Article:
In most cases, a century provides a round, nostalgic number. It is an arbitrary marker, offering a chance for living generations to contemplate a past beyond their firsthand comprehension.
A century is not just a convenient marker for remembering Jane Jacobs. It is a crucial interval for appreciating the world she grew up in, the urban devastation she witnessed, the forces she fought against, and the future she hoped for. Even as the planning profession has roundly embraced Jacobs’s ideas, the resurrection of the American city remains a work in progress.
This is not your grandmother’s city. But it may yet be.
Though Jacobs passed away 10 years ago and published her masterpiece, The Death and Life of Great American Cities, in 1961, urbanists do not celebrate her for some distant, reverenced work. Contemporary movements such as smart growth, pedestrianism, public transit, New Urbanism, tactical urbanism, and the Millennial sunburst of enthusiasm for urban living all hearken back to Jacobs.
Even so, the historical moment that gave rise to Jacobs is still happening, with the momentum of a nuclear meltdown still spitting out radiation, half-life after half-life. “Orthodox modernist city planning…refuses to die,” said Robert A.M. Stern, dean of the Yale School of Architecture. “She did a very good job of trying to kill it, by turning attention back to city streets and the people who inhabit them.”
When suburbs were swelling and freeways were tearing through cities in the mid-20th century, few planners or architects recognized, or cared, that cities were dying. Planners followed the European model of Le Corbusier and the International Congress of Modern Architecture (CIAM), which advocated the demolition of neighborhoods and the erection of sterile towers and pointless open spaces. In the United States, this program evolved into highways, tract housing, and “urban renewal.”
Jacobs celebrated life, not objects. She was eloquent, rebellious, endearing, and superficially unassuming—in part because she was a woman in a field that was, and remains, dominated by men. A tenacious activist, Jacobs not only lived her ideals but actually prevailed, staring down New York City’s infrastructure czar Robert Moses and saving Greenwich Village from the proposed Lower Manhattan Expressway.
Jacobs arrived at her radicalism by looking backwards—and looking around. She uncovered the great things about cities that had been known, if not fully articulated, for millennia. She contended that “scientific” modernist planning and design was little more than a rationalization to justify the enshrinement of (white, male) egotism in the landscape. Jacobs was the real scientist, using powers of observation and deduction to describe what she saw as the natural environment in which urban humans thrived.
“Her only qualifications were her eyes and her social conscience, and she started telling people there is a horrendous gap between your forms and your social ideals,” said architect Stefanos Polyzoides, a co-founder of the Congress for the New Urbanism. “The architectural profession was dominated by this idea that modern is good and everything else is rotten.”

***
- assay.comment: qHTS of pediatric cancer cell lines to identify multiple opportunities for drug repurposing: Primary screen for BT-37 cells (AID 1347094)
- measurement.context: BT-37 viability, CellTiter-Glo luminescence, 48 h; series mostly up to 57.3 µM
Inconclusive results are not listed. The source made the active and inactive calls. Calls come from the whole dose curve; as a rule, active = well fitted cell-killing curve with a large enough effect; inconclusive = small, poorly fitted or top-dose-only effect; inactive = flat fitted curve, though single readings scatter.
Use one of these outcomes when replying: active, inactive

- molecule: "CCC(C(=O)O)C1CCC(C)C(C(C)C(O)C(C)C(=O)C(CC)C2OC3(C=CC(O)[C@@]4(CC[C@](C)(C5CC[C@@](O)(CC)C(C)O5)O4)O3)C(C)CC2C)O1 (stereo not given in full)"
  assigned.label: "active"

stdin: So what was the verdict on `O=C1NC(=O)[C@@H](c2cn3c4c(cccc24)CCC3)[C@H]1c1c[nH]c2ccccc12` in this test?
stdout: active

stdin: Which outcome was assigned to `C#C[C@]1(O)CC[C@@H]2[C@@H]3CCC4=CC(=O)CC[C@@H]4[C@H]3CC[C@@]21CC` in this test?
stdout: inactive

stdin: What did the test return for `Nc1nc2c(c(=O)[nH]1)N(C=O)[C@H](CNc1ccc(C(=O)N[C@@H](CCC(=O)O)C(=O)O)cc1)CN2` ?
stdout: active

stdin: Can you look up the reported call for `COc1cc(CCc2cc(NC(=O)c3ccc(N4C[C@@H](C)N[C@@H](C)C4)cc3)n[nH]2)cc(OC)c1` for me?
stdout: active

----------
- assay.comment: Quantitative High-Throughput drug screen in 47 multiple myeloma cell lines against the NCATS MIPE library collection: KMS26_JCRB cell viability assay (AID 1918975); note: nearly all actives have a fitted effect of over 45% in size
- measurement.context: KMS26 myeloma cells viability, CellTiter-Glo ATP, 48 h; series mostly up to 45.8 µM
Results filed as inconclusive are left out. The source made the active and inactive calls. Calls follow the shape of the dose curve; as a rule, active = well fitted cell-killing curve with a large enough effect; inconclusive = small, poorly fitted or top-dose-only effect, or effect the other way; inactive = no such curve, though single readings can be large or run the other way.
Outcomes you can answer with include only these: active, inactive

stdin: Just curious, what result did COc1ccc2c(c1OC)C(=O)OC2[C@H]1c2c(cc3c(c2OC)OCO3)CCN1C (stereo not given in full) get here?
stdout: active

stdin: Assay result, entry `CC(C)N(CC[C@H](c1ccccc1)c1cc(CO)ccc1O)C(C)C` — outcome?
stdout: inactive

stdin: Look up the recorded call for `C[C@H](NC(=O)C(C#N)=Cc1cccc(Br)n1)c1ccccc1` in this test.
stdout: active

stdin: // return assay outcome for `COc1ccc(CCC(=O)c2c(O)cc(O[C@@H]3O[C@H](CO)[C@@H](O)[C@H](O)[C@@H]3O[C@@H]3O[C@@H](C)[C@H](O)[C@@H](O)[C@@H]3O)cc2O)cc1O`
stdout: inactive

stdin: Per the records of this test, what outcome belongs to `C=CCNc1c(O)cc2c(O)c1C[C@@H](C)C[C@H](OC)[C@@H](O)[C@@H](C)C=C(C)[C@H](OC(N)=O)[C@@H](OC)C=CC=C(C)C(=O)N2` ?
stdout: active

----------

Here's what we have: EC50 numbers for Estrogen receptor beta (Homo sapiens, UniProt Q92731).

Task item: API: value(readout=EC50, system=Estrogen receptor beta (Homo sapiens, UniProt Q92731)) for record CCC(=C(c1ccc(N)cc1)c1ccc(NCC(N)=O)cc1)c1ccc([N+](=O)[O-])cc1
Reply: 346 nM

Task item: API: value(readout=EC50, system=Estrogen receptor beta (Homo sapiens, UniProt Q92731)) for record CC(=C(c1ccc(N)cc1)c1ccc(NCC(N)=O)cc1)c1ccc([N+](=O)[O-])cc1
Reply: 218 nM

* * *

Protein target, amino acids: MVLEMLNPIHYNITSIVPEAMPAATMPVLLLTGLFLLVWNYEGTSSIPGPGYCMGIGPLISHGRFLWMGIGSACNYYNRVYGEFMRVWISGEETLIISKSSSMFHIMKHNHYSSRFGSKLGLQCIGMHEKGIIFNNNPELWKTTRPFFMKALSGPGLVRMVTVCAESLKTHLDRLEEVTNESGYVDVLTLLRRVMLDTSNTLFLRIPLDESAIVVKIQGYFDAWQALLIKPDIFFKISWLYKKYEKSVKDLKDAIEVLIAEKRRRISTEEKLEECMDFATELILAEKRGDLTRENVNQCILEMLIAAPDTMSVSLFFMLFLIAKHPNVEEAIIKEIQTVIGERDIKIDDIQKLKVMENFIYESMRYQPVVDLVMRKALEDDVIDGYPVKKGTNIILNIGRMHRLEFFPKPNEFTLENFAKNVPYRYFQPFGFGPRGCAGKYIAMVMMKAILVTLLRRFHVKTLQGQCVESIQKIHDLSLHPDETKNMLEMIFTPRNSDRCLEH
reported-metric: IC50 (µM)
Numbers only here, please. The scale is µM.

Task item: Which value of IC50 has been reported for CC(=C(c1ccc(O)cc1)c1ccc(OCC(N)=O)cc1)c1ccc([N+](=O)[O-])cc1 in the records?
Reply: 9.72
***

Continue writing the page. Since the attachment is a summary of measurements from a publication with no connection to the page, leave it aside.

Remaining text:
(Jacobs had at least one major like-minded contemporary in sociologist William H. Whyte. Otherwise, Jacobs dominates planning like few have dominated any field. In 2009 the urban planning website Planetizen.com conducted an unscientific poll of history’s 100 “greatest urban thinkers.” Out of 14,000 votes, Jacobs took the top spot with five times as many votes as the runner-up, New Urbanist Andrés Duany.)
It’s almost impossible to point to specific examples of Jacobs’s influence. If anything, Jacobs signifies negation: the absence of a superblock, the highway that was never built. Or she embodies the ephemeral: the evening stroll, the chance encounter, the purchase of a bagel and coffee. “She was really about ways to experience a city rather than what a city was supposed to look like,” said Richard Sennett, professor of sociology at the London School of Economics, who knew Jacobs in her heyday.
Today, it is the rare urban designer who gets to develop a city, or even a neighborhood, from scratch. In mature cities, change happens over the course of decades. By working at the level of the discrete parcel or building—for better or worse—and on projects that typically take mere years architects, rather than planners, face more ample and direct opportunities to realize Jacobs’s lessons.
Fifty-five years later, architects are still debating what those lessons are.
Short of Lou Reed, perhaps no one is more closely associated with Greenwich Village than Jacobs is. She is often assumed to be both a preservationist and a historicist, forever promoting bricks and brownstones—likely an unexciting prospect for contemporary designers in pursuit of the new. “Because she defended the Village…by extension she defended the historicity of the city,” said Polyzoides. Jacobs did not, however, explicitly promote a certain architectural style. By embracing diversity, she avoided the fate of her modernist nemeses.